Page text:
As my firearm collection grew, I purchased two extra drawer-style safes in which to keep rifles or lesser-used firearms. So, now I have a total of four firearm safes throughout the house. All of the firearms stay locked in those safes except the one that I wear. While we have foster children with us, I can only carry concealed. When they are not with us, I sometimes choose to open carry just emphasize the privilege that we have in Texas of being able to do that. However, I still carry concealed 90% of the time.

I do have one or two strategic places of firearm storage in the house that are disguised to look like something else, just to make sure that my wife and I know where to access a firearm quickly in the case of a dynamic critical incident. When we do not have foster children in the house, there is usually a firearm in the spots. Even though no social worker would ever see firearm in either of these places, I still adhere to the letter of the law.

It is something of a right of passage in my home when a child turns 21 and they can attend one of my concealed carry classes and get their own permit and we can shop for their own firearm. Not every child immediately wants to do this. However most of my children were very quick to take advantage of this when they get their 21st birthday.

So, over the years I have gone from having to pistols on a high shelf with instructions to my only two children to never touch them to having four safes and well-designed hiding places for firearms with eight children plus foster children visiting us occasionally. Because I have seen well trained people do stupid stuff with firearms in a careless moment, I am a big fan of keeping firearms locked up. I don’t really agree with having to store your ammunition separately from your firearms. I do have a safe for ammunition storage to comply with the social services. But I still keep a handful of defensive ammunition inside the safe so that if I need to access the safe quickly, I can also grab a box of ammo.

The handguns in my safe are in two conditions. Handguns that I use for my training classes are cleaned and unloaded with the slides racked back. Handguns that I might choose to wear for self-defense or that my wife might choose to use, are always loaded. There is a rule that says a firearm should be unloaded until ready to use it. However when I put my handgun in my holster, I deem that it is ready to be used at that time. So my firearms carry around in the chamber and a full magazine. I never handed a student a loaded firearm, but I would never put on a pistol that did not have one in the chamber unless it was illegal to do so in a state in which I was traveling.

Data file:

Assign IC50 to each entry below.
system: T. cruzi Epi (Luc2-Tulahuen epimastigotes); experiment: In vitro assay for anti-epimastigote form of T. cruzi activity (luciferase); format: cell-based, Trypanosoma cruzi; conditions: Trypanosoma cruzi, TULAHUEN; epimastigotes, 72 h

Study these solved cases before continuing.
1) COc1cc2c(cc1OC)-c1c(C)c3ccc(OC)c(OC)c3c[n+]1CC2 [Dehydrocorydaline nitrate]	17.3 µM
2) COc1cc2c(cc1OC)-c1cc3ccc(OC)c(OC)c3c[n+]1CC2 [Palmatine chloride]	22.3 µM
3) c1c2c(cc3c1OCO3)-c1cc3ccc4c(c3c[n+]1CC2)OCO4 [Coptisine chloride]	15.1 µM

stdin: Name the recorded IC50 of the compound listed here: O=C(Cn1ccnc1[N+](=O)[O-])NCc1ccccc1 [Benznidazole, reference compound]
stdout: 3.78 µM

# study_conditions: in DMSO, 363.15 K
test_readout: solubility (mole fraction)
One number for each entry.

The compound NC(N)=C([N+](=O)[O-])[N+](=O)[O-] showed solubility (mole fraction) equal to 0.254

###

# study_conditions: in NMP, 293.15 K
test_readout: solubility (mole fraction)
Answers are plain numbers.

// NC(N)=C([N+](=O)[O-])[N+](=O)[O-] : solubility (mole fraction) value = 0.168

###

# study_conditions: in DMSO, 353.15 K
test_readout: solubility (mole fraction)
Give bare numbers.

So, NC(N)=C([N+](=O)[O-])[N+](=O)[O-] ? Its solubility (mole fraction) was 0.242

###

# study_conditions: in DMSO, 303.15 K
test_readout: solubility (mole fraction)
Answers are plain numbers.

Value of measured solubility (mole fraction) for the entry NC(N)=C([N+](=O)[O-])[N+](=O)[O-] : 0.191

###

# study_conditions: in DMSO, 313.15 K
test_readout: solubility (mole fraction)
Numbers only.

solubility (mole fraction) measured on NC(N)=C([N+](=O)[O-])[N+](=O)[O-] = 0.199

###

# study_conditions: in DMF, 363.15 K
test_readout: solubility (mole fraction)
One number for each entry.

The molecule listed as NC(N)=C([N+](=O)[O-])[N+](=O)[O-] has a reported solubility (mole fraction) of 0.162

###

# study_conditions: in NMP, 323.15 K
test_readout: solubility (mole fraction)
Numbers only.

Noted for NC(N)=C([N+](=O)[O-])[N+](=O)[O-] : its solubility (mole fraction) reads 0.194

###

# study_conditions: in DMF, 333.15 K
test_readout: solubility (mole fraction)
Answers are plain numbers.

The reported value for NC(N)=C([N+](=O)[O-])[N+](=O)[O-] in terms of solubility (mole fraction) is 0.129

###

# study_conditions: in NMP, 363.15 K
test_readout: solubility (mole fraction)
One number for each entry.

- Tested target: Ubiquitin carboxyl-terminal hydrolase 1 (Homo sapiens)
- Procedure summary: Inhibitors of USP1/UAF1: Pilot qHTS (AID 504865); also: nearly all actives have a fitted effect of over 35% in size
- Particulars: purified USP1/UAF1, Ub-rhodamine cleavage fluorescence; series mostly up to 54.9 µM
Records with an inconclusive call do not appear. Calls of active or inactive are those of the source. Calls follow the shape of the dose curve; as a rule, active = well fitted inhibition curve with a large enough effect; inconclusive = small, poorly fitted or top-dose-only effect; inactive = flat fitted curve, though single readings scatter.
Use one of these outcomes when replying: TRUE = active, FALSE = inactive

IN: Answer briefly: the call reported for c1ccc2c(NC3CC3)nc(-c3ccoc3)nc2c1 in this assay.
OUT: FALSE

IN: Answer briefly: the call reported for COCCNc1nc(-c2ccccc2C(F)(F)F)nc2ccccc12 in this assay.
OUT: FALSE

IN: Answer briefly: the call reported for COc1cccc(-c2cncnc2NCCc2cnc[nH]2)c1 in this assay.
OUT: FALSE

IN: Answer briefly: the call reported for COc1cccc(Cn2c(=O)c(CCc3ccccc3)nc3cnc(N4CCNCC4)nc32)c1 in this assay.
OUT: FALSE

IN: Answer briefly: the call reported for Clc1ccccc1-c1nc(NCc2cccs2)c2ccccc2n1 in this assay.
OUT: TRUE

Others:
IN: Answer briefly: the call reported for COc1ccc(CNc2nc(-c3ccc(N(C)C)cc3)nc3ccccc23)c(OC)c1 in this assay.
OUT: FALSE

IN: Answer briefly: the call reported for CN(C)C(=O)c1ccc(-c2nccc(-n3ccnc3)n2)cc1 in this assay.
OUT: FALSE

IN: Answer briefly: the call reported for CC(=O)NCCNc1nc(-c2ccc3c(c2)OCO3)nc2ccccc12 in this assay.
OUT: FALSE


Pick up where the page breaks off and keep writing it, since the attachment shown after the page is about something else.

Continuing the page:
Just for the record, I don’t think that anyone needs 4 safe’s worth of firearms. So, if you are reading this, please understand that I am not a gun nut. I think that my wife and I could probably do everything we wanted to do with only four handguns and a couple of long guns. However, I am a firearms instructor and have purchased a number of firearms that I use for training classes. Additionally, when each child got old enough to handle a rifle or shotgun responsibly, I got them one of their own. These also stay locked in my safe unless we are going to the range. There is only one exception to that. My son who can legally own a shotgun of his own will take his gun out of my safe and keep it accessible to him if I am out of town on a business trip and he needs to defend his mother and his sisters. When I return home, his firearm goes back in my safe.

I will tell you that every child is different in their abilities to follow instructions, their hand-eye coordination, and the rate at which they mature. I usually make my children wait until they are 17 before teaching them how to drive. Most of them are mature and quick learners at that time. However, I had one daughter that took nearly 2 years to learn to drive well enough that I wasn’t constantly concerned about her. She is one of those easily-distracted people. So just as the differences in children affect their ability to learn to drive, it also affects their ability to handle firearms safely and responsibly. You need to be sensitive to the differences in children and be patient and kind when teaching them so that they both handle a firearm responsibly and so that they will love shooting because it is a valued and treasured memory of something they did with their parents.